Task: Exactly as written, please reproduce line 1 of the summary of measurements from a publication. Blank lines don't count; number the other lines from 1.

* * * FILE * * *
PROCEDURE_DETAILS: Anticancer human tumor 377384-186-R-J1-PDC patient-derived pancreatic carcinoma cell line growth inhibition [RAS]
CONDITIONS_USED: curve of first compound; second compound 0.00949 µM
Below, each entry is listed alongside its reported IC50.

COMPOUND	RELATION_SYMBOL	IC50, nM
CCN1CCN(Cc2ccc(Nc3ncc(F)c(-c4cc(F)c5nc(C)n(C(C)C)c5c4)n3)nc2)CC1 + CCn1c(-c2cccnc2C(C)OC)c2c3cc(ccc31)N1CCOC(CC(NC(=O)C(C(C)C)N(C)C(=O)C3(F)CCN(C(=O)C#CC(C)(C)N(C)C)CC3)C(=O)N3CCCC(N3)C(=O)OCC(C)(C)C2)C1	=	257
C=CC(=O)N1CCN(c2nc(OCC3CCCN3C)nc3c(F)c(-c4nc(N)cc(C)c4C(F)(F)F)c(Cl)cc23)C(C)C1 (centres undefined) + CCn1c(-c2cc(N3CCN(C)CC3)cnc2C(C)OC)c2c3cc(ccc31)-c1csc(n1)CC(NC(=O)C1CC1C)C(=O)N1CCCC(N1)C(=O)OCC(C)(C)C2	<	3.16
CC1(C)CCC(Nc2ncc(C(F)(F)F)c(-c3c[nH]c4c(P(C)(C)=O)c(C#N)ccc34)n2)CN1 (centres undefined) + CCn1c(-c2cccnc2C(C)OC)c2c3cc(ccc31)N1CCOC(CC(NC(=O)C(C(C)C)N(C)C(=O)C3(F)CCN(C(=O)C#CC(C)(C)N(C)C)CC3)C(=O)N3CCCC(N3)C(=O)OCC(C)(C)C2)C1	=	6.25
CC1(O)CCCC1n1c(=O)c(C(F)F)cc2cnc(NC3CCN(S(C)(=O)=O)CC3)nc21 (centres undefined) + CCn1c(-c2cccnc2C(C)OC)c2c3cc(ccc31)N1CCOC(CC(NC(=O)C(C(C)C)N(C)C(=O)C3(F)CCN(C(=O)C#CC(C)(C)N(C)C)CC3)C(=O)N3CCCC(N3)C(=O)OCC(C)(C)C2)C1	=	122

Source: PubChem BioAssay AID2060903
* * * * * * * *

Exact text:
PROCEDURE_DETAILS: Anticancer human tumor 377384-186-R-J1-PDC patient-derived pancreatic carcinoma cell line growth inhibition [RAS]